House votes to make dark money even harder to trace

<p>Image by Tax Credits / Flickr</p>

Image by Tax Credits / Flickr

Is it just us, or is dark money getting even darker?

On Tuesday, the House passed H.R. 5053, the Preventing IRS Abuse and Protecting Free Speech Act. The bill forbids the IRS from requiring tax-exempt organizations to disclose their contributors in annual reports. It was painted by its sponsor, Rep. Peter Roskam (R-IL), as a way to prevent the IRS from targeting groups for their ideologies.

In other words, Roskam’s bill gives 501(c) organizations the green light to receive unlimited sums from donors to influence our elections, without any amount of accountability. It’s no surprise that those who backed this bill benefit most from it, allowing them to continue to spend millions of dollars in our elections by redirecting undisclosed donations. These groups, which include FreedomWorks, Americans for Tax Reform and the Koch-led Americans for Prosperity, among others, spent more than $6 million in the 2014 election cycle. Organizations supporting Democrats would also benefit handsomely.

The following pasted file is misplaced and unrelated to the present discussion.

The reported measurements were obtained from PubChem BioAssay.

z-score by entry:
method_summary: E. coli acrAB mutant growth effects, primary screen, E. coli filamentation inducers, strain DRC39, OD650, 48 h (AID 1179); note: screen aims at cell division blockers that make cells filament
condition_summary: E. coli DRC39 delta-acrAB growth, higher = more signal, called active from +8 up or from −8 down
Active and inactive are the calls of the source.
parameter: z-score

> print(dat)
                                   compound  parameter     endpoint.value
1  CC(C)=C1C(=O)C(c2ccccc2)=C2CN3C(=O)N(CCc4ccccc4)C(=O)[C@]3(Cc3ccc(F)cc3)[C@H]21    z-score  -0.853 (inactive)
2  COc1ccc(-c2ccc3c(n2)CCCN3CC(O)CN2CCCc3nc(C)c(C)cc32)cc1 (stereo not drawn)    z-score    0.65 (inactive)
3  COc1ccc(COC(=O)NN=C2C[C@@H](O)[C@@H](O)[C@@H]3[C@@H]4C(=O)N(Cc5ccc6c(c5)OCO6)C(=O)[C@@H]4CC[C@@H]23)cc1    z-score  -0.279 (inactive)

The bill was a thinly veiled attempt to stifle one of our key watch dogs. The IRS keeps a critical eye on 501(c) organizations’ donors to make sure illegal money, including from foreign individuals and governments, doesn’t pervade our elections. Foreign donations to campaigns are illegal, of course, but they can continue unabatedly through 501(c) groups without an effective monitor.

The 240 members of Congress who voted for H.R. 5053 are blatantly ignoring their constituents’ wishes. A late 2015 poll by the Associated Press-NORC Center for Public Affairs Research found that 78 percent of both Democrats and Republicans favor donor disclosure requirements for all groups that help to get people elected—like 501(c) groups. Beyond that overwhelming majority, 87 percent believe full disclosure would be at least somewhat effective in reducing the influence of money in politics. Coincidentally, that’s just about the opposite of Congress’s approval rating.

That Congress is spending its time debating IRS disclosure requirements and not more pressing topics, like allocating funding to fighting the Zika virus or filling vacancies in our federal courts system, reveals the immense power that donors have over setting the political agenda. Donors’ control over our politicians goes beyond how they vote. Yesterday’s vote shows how they get to decide what our elected officials vote on. The vast majority of Americans wouldn’t be affected by the requirements and simply don’t care about them. Why, then, is Congress making the issue a top priority in an election year?

That’s why Issue One has signed on to a letter with other reform groups, including Democracy 21, the Center for Responsive Politics and the Campaign Legal Center, to urge our elected officials to vote against opening the foreign donations loophole. Now we can only hope the Senate and president heed our call.